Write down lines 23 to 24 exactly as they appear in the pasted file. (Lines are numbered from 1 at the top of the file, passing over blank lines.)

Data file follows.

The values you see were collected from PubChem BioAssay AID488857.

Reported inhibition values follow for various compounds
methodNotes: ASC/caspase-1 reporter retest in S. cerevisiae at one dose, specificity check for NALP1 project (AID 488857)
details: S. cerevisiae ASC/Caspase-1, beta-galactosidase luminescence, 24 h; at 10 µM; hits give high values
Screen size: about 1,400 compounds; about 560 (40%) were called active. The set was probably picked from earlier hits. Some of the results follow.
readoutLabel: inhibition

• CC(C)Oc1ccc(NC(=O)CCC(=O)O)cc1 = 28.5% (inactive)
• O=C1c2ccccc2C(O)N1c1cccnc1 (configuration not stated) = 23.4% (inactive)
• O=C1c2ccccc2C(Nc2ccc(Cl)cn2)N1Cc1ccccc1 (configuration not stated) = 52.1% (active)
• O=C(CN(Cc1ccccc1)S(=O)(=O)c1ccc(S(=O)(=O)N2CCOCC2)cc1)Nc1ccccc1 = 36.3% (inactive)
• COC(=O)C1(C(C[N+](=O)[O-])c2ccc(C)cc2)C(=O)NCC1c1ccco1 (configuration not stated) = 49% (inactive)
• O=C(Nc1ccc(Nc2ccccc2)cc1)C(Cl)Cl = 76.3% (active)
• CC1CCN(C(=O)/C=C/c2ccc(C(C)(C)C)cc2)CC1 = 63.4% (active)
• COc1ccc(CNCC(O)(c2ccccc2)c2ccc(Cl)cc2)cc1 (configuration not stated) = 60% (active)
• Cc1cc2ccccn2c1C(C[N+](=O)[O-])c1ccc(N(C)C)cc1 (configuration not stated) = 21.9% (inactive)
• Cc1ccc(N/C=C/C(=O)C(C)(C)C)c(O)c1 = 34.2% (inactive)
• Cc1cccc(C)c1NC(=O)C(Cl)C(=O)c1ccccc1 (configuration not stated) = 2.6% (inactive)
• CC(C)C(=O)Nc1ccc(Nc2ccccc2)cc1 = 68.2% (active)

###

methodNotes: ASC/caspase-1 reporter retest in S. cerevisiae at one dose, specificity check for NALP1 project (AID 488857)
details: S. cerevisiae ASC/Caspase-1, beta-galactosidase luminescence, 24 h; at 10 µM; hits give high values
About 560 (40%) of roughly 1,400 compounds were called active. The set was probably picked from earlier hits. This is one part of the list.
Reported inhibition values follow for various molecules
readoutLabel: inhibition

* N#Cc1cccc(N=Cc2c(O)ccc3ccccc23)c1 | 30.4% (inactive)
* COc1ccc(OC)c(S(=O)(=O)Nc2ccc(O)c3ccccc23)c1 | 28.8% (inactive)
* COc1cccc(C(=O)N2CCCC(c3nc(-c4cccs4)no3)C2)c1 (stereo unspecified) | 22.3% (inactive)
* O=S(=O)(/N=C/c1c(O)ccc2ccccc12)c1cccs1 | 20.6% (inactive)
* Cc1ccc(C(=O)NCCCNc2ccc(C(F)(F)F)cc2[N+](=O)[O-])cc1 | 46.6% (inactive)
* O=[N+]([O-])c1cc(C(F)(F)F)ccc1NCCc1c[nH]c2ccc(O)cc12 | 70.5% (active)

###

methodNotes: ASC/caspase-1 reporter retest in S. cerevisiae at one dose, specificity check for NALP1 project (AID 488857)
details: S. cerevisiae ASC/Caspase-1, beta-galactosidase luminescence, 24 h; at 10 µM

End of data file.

Reported inhibition values follow for various molecules
readoutLabel: inhibition